Bottom line: Inflation remains near historic highs, and nearly a dozen Federal Reserve officials united in their message last week that rate hikes will continue for the foreseeable future. Core and factor inflation is still much higher year over year, and monthly trends are often just noise.

The US credit card industry is taking long-overdue action over illegal arms sales.

American Express

(AXP)
Mastercard and Visa have announced that they will adopt a new merchant category code for gun retailers in the country, The report of my colleague Ramisha Maarouf.

The system will separately categorize sales at gun and ammunition stores, which can help track suspicious transactions for firearms and ammunition. Gun control activists say the change will help report potential mass shootings and arms dealers.

The Geneva-based International Organization for Standardization approved the code on Friday. Nearly every retail item has a dealer class code—but prior to Friday’s decision by ISO, gun store sales were classified under the general merchandise or sporting goods category.

The proposal was first suggested by Andrew Ross Sorkin of DealBook in 2018 after the Parkland shooting.

visa

(Fifth)
and MasterCard

(Master’s)
At first they resisted creating the code, although some executives spoke in favor of it. visa

(Fifth)
She said at the time that she did not consider herself a “moral authority”.

Visa reversed course last week. In a statement on Sunday, the world’s largest payment network said it would “proceed with the next steps while ensuring that all legal commerce on the Visa network is protected in accordance with our longstanding rules.”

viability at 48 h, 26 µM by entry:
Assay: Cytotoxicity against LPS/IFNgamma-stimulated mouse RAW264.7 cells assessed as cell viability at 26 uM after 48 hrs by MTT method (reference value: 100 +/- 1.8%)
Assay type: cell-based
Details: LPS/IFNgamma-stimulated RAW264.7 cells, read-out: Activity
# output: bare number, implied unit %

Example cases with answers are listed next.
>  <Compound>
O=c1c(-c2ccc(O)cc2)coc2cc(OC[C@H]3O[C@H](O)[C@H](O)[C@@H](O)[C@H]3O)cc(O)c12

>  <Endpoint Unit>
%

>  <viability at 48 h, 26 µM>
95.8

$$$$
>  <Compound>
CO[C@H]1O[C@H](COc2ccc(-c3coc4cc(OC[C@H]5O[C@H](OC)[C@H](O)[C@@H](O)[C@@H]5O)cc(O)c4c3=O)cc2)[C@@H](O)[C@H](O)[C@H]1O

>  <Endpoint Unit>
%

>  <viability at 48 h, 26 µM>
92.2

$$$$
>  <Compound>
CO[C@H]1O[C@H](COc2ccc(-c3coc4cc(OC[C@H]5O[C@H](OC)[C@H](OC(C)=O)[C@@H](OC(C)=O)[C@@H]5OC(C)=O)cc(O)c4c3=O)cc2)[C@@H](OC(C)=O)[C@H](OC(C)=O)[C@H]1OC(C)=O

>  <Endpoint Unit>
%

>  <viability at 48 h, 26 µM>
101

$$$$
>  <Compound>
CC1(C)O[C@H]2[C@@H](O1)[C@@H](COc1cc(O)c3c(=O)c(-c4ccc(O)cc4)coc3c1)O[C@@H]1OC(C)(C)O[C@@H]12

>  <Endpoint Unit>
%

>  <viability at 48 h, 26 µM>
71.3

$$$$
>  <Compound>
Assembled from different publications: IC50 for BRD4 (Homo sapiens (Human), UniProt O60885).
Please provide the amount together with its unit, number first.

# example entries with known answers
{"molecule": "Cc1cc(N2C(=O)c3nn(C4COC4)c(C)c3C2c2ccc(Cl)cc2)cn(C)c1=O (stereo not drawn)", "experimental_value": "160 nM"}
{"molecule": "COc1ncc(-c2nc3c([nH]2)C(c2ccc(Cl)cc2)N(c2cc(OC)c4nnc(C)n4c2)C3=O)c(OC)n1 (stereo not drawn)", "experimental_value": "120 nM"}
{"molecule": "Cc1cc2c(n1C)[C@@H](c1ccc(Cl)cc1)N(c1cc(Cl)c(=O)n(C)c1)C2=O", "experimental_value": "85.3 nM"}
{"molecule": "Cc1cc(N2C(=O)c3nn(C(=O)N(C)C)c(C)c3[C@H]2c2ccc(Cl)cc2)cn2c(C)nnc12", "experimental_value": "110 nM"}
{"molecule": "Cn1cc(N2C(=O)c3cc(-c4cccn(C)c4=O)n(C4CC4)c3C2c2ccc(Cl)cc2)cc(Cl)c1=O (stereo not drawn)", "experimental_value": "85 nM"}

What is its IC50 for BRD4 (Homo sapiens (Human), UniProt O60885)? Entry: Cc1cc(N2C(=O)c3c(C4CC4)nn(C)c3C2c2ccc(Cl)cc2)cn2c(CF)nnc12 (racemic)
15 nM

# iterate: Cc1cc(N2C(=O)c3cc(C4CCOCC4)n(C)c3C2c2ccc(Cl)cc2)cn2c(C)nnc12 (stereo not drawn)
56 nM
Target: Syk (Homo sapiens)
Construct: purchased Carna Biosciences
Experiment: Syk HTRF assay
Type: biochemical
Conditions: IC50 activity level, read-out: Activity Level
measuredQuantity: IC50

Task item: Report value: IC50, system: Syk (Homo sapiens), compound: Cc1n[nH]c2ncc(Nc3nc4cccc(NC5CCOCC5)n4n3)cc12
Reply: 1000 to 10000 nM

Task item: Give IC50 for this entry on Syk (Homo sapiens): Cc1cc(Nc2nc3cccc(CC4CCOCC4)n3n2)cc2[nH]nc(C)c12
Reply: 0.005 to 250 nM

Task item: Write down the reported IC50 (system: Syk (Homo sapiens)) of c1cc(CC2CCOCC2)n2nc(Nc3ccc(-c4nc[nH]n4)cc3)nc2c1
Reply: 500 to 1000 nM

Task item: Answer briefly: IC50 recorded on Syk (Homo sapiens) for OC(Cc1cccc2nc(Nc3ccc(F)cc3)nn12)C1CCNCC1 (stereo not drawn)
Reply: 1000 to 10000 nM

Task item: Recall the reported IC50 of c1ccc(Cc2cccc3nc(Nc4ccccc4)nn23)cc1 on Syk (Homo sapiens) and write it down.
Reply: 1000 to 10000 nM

There were 479 mass shootings in the United States so far in 2022, according to the Gun Violence Archive, a nonprofit research group.

It’s been a tough few years for Burger King, My colleague Danielle Weiner Bronner told me.

The company is playing catch-up against its rivals after missteps during the pandemic caused it to lag behind other fast food kingdoms.

At the height of the Covid-related closures, restaurants scaled back their menus and simplified their online ordering systems to meet rising demand. Burger King did not.

Burger King owned by Brands International

(QSR)
Equally admits. Jose Seal, chief executive of the Reserve Bank of India, told CNN Business: “We’ve actually complicated things, we’ve added menu items … that were more difficult and not necessarily intuitive and typical for us.”

In the second quarter of this year, sales at US Burger King restaurants open for at least 13 months grew just 0.4%. Sales at US McDonald’s restaurants that open at least 13 months have jumped 3.7% in that period.

But there is a transformation plan: Burger King plans to redesign about 800 restaurants over the next two years. The fast-food chain says it will invest $400 million in brand improvement — $250 million going into restaurant and kitchen technology upgrades and redesigns, and $150 million in advertising and digital products. Franchisees will also invest in improving the brand.

The US Consumer Price Index for August is released at 8:30 AM ET.

today too

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(SBUX)
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▸ Twitter

(TWTR)
Shareholders meeting to vote on Elon Musk’s takeover

Correction: An earlier version of this story miscalculated the number of days that gas prices had fallen in the United States. Tuesday was the 91st consecutive day that prices have fallen.